The principal was less than enthusiastic.  He felt I could not have learned the material adequately on my own. I left his office feeling defeated again.  But apparently the pre-calc teacher was at work for me behind the scenes and eventually I was told I could take the final for trig at the end of the second quarter.  If I could get 80% or higher I could switch to the pre-calc class immediately. 

I took the final and then had to sit in class and take the mid-term while the teacher graded my final right in front of me.  She insited I take the mid-term regardless of my final score.  It was unreal.

I passed the final with 90% correct, happily transferred to the pre-calc class and was caught up on half a year of lessons in two weeks.  But I was still left wondering why. Why it should all be so difficult?  Why did 3 of the 4 math teachers in my school not support me in my quest to learn more?

I’m no genius.  I don’t have astounding math abilities (remember that aptitude test in middle school).  I was just a kid who liked math.  There were so few in my world who could help me explore it to my own satisfaction.

As a homeschool mom, I hope to offer my kids the chance to go as far as they wish in what ever interests them. 

Today we were learning about perpendicular and parallel lines.  The subject came up in the math book but are these concepts purely mathematical?

We did one of the Math-U-See worksheets just to familiarize them with the concept on paper.  Then I whipped out the Wikki Stix so we could play with making lines perpendicular or parallel.  This turned into an art project as they tried to incorporate the two types of lines into designs. 

Then we used library books about optical illusions to see what illusions we could create with perpendicular and parallel lines.  We discuss how we trick the eye, that’s science.  We look at different shapes and measure to verify our eyes are being tricked – more math.  Spinning index cards on pins to see what effects can be made with lines naturally leads to more intricate designs involving color and shapes – now we’re back to art.

So what was this?  A math lesson?  An art lesson?  A science lesson?  It seems silly that we try to put learning into clearly defined categories of subjects when so many things in life are interconnected.

My state’s education department would have me counting hours I spendschooling, divided according to subject.  I know of no homeschooler who actually does this – it would be ridiculous to even try. 

Reason #17: I love homeschooling because we’re free to explore the interconnectedness of different subjects.

Do you find that subjects mingle as you teach or do you stick with subject you’re doing?

I’m just about finished with the plan for next year.  Forth grade, here we come!

I have a list of things I’d like to teach the girls.  I look through the what-your-kid-should-know books and check out the suggested curriculum for various grades.  But my three main sources for my list are Gee, Bee and me. 

I’m a planner by nature.  I’m not compulsive about following it to the letter, I just like to plan.  So I take notes all the time about things the girls are interested in learning more about.  I take notes from ideas and topics I see that I think are important, interesting or fun.  Then I throw all the ideas we have into a list and that becomes our official ‘curriculum’.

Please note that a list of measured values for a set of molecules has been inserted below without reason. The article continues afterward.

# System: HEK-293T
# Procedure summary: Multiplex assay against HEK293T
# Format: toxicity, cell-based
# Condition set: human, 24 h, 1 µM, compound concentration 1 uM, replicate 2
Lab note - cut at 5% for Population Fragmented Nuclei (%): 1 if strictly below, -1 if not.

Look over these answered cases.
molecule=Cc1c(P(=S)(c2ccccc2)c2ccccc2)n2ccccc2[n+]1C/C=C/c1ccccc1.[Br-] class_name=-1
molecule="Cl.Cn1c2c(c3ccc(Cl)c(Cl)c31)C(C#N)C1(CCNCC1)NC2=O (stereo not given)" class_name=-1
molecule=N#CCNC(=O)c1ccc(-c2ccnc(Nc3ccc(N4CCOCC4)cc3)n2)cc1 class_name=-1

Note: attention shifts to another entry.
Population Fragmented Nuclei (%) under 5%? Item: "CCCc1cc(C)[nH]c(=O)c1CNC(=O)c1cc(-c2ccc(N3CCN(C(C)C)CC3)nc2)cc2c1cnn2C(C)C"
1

Reason #16 I love homeschooling because we make our own curriculum.

Where do you get ideas about what to learn?  Do you follow a set curriculum or make your own?

A funny thought occurred to me today while reading this post on Life Without School

The professional teacher asks about how parents can teach their kids everything.  After all, in schools there are separate teachers who specialize in different subjects!  How on earth could a single parent be qualified to teach all those different subjects?  They’d have to know how to read and write, do math, understand social studies, etc.

Wait… isn’t that exactly what we expect education to do?  Isn’t the point that folks come out on the other side being able to do all those things?  The students don’t specialize in one subject… they’re expected to know all of them. 

If one takes a math course and masters the material, doesn’t that qualify them to show someone else how to do it? If one obtains a high school diploma, don’t they then possess all the knowledge their children need to acquire?

Professional educators can’t have it both ways.  They want to say that a high school diploma is meaningful, it shows adequate aquisition of knowledge, it proves professional educators did their job. But if the high school diploma indicates adequate mastery of all the subjects taught, then they can’t say parents with high school diplomas are not qualified to teach their children all that they’ve learned. 

Once again Mom Is Teaching has brought to my attention a great post. (Thanks!)  This one, from Big World Homeschool, goes right along with my list of reasons I love homeschooling so I’m gonna steal one to bring me up to fourteen.

Reason #14: I love homeschooling because your kids get a good education no matter what school district you live in.